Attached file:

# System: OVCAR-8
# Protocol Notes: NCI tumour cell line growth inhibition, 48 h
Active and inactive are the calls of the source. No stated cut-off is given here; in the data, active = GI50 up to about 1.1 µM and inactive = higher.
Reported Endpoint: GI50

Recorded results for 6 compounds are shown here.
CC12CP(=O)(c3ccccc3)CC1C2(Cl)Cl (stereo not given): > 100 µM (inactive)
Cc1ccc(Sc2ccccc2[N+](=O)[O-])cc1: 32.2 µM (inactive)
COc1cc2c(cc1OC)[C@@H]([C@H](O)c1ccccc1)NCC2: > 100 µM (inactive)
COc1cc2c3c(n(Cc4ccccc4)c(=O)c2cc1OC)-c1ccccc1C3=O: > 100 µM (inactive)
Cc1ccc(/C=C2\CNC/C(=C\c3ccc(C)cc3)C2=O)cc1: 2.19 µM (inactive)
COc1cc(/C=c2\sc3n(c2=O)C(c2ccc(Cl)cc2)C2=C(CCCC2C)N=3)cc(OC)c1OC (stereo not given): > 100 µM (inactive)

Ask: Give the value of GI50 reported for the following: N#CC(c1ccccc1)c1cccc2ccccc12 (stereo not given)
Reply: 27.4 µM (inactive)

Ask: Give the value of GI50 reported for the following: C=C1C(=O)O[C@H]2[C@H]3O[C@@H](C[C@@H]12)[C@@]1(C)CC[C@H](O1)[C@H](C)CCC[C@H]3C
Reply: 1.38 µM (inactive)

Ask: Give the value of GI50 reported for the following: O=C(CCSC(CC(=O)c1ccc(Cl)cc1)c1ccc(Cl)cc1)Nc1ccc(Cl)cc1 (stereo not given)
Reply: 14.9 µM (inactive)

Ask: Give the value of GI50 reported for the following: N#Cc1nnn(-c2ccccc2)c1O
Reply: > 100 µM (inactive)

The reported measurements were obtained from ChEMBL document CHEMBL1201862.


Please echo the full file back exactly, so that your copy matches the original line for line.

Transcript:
# System: OVCAR-8
# Protocol Notes: NCI tumour cell line growth inhibition, 48 h
Active and inactive are the calls of the source. No stated cut-off is given here; in the data, active = GI50 up to about 1.1 µM and inactive = higher.
Reported Endpoint: GI50

Recorded results for 6 compounds are shown here.
CC12CP(=O)(c3ccccc3)CC1C2(Cl)Cl (stereo not given): > 100 µM (inactive)
Cc1ccc(Sc2ccccc2[N+](=O)[O-])cc1: 32.2 µM (inactive)
COc1cc2c(cc1OC)[C@@H]([C@H](O)c1ccccc1)NCC2: > 100 µM (inactive)
COc1cc2c3c(n(Cc4ccccc4)c(=O)c2cc1OC)-c1ccccc1C3=O: > 100 µM (inactive)
Cc1ccc(/C=C2\CNC/C(=C\c3ccc(C)cc3)C2=O)cc1: 2.19 µM (inactive)
COc1cc(/C=c2\sc3n(c2=O)C(c2ccc(Cl)cc2)C2=C(CCCC2C)N=3)cc(OC)c1OC (stereo not given): > 100 µM (inactive)

Ask: Give the value of GI50 reported for the following: N#CC(c1ccccc1)c1cccc2ccccc12 (stereo not given)
Reply: 27.4 µM (inactive)

Ask: Give the value of GI50 reported for the following: C=C1C(=O)O[C@H]2[C@H]3O[C@@H](C[C@@H]12)[C@@]1(C)CC[C@H](O1)[C@H](C)CCC[C@H]3C
Reply: 1.38 µM (inactive)

Ask: Give the value of GI50 reported for the following: O=C(CCSC(CC(=O)c1ccc(Cl)cc1)c1ccc(Cl)cc1)Nc1ccc(Cl)cc1 (stereo not given)
Reply: 14.9 µM (inactive)

Ask: Give the value of GI50 reported for the following: N#Cc1nnn(-c2ccccc2)c1O
Reply: > 100 µM (inactive)

The reported measurements were obtained from ChEMBL document CHEMBL1201862.